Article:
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By Ronald Ng’eno

The recent plan by Nairobi City County to deny matatus access to the central business district (CBD) is an example of a public policy that was unsuccessfully communicated to key stakeholders. Public policies are guidelines given by a government body to the public on an issue of public importance. They affect the public directly and therefore public input is necessary.

However, public participation cannot be effective unless the public understand clearly the policy being presented to them. There is a need therefore, for effective communication of public policies so that the public can deeply comprehend a policy and consequently be able to offer well-informed suggestions. In addition, as part of effective communication, a feedback mechanism needs to be developed to allow for feedback from the public on public policies.

Nevertheless, communicating policy to the general public is challenging because of changing ways of communication. Technology has greatly changed the way people communicate and now video, pictures, SMS, social media are the main channels through which the public communicates. According to Michael Ahn in his 2012 article titled, “Effective public policy delivery system in the age of information overload”, the information and communication environment is changing and the public have adopted new modes of communication, while most government modes of communicating policies remain relatively unchanged.

There is, therefore, a need for government ministries, agencies and county governments to adapt their communication tools to match those used by their number one stakeholder: the public. Here are some general steps one may follow to improve communication with the public.

  1. Identify the goal of your message.

 What do you want the audience to do? Do you want them to give their feedback or is it for general information purposes? The goal of your communication will enable you to develop the best tool to use to pass it across.

For example, if it is for general information purposes, then you can use a channel that can be referred to in future such as a brochure or booklet. If you are seeking their opinion, then you need a channel that allows for feedback such as a radio programme where the audience can call in and make their suggestions or an online survey.

  1. Adapt the message to the audience.

In order for your audience to provide feedback, they need to understand the policy. Most policy documents are complex and full of technical jargon. There is a need to simplify policy papers so that the average citizen can understand. Remove jargon and speak in a plain language.

For example, translating the policy into the local language of the target audience can make it more easily understood. Furthermore, you may adapt the message further to the audience specifics. For example, if the policy affects the youth, you can use tools which young people can more easily access such as through social media.

  1. Capture the audience’s attention

Also, you need to capture the audience’s attention by explaining what is in it for them. How will they benefit directly or indirectly from the policy? This is likely to catch their attention and want to hear more.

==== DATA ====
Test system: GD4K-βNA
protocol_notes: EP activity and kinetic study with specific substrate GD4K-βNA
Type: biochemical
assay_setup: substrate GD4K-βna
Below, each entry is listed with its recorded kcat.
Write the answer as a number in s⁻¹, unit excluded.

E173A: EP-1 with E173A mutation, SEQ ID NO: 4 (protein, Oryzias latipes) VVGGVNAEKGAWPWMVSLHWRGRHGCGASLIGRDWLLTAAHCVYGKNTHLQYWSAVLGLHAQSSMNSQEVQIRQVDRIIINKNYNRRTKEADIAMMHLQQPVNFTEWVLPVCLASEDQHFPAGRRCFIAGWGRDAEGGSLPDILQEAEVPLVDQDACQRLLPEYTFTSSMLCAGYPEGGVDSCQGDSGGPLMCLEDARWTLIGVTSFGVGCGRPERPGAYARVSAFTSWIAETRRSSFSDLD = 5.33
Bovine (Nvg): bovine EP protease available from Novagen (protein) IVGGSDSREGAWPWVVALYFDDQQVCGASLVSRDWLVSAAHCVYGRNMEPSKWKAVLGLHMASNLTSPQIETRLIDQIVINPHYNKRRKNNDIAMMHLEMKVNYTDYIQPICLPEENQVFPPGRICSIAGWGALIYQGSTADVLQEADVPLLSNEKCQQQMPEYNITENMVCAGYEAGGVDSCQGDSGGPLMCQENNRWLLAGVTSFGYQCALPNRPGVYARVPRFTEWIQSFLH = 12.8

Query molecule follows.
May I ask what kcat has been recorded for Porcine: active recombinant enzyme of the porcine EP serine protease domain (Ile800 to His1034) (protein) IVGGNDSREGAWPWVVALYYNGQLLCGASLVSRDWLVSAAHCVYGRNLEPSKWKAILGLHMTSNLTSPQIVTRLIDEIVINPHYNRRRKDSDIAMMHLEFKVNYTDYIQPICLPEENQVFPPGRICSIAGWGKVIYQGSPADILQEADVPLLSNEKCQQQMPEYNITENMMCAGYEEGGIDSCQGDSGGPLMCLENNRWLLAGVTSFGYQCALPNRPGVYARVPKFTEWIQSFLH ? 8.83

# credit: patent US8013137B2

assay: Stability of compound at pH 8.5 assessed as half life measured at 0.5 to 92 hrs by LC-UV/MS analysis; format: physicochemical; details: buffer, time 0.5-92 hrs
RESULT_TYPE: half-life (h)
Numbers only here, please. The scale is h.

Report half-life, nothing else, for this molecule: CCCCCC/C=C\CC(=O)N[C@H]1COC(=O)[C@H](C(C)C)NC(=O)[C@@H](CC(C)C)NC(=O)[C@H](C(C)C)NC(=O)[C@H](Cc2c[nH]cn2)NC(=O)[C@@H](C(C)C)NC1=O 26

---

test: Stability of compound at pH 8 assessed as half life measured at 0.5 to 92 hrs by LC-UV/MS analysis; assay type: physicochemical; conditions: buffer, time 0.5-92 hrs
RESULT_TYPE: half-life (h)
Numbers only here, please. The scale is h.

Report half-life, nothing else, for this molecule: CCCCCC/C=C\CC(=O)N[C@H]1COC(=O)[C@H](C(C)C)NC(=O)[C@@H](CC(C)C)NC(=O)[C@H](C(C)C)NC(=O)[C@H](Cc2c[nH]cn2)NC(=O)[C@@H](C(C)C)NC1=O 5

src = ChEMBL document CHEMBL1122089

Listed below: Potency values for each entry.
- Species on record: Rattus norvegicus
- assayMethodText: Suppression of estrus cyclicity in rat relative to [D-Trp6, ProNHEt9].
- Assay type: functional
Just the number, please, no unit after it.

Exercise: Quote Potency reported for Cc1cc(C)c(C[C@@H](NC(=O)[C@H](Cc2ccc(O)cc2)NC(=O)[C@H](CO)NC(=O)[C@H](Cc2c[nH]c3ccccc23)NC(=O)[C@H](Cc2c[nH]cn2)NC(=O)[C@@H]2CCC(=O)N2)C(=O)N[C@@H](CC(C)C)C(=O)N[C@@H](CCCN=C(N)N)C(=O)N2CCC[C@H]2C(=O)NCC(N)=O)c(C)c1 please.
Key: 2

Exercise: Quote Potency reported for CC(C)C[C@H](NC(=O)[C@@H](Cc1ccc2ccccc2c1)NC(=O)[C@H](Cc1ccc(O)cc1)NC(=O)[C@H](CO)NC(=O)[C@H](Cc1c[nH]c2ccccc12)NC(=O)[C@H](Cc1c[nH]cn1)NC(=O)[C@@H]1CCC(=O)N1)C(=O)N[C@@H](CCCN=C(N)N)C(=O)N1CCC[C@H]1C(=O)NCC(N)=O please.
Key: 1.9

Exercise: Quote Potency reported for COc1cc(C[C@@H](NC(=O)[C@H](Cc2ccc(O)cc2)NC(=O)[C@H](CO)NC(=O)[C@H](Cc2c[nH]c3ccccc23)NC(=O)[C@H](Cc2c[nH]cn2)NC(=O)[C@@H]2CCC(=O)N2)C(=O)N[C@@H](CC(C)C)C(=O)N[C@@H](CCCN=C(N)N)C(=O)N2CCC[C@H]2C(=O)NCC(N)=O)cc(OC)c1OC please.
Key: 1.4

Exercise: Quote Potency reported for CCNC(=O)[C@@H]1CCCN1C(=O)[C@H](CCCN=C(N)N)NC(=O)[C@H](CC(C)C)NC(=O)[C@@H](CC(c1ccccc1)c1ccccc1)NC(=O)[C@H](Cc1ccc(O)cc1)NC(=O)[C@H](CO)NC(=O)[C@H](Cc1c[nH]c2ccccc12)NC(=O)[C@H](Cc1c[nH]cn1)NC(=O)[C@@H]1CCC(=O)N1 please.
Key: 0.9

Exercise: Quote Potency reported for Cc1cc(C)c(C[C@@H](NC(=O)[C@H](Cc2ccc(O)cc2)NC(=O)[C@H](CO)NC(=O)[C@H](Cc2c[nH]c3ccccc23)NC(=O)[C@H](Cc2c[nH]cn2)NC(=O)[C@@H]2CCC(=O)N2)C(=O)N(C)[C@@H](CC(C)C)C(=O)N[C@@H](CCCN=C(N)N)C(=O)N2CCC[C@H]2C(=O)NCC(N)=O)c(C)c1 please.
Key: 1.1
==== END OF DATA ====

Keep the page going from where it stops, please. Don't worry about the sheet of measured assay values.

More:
It is important to keep the message brief to sustain audience attention. A good way is to ensure that one does not speak for over 15-30 minutes, depending on the audience, in order to sustain attentiveness.

There is also a need to present policy information in picture and video format. This will more easily capture audience interest. Michael Ahn, an Assistant Professor at McCormack Graduate School, suggests that visual communication is better than traditional text-based modes of communication because it reaches a larger number of citizens; more effectively inform them of the details of policy requirements; and emotionally appeals to citizens to participate and comply with a new policy.

For example, information about a proposed Nairobi City County’s policy to decongest Nairobi CBD by mandating buses and mini-buses to park outside the CBD can be better conveyed in pictorial format. The pictorial would indicate the new parking areas as well as the new means of reaching the CBD either through designated footpaths or large buses. The same information can also be conveyed through a video advertisement.

  1. Evaluate your message

Asking for feedback from your audience as you communicate is necessary to gauge whether the message you’re conveying is being received correctly and also to estimate audience interest. This will enable you to make any changes you may need to do to better fit audience needs.

In addition, at the conclusion of the communication process you need to check whether you communicated effectively by gauging whether what you communicated was received as intended. For example, you may carry out a survey of the target audience to check whether information was conveyed as intended. This, for example, can involve asking the audience to recap the main points they remember at the end of a speech.


Communication of government policies is very important and needs to be done effectively to elicit the required response in the public. Setting objectives for your message, keeping it simple and interesting, asking for feedback and carrying out evaluation are important steps that need to be followed to effectively communicate policies with the public.


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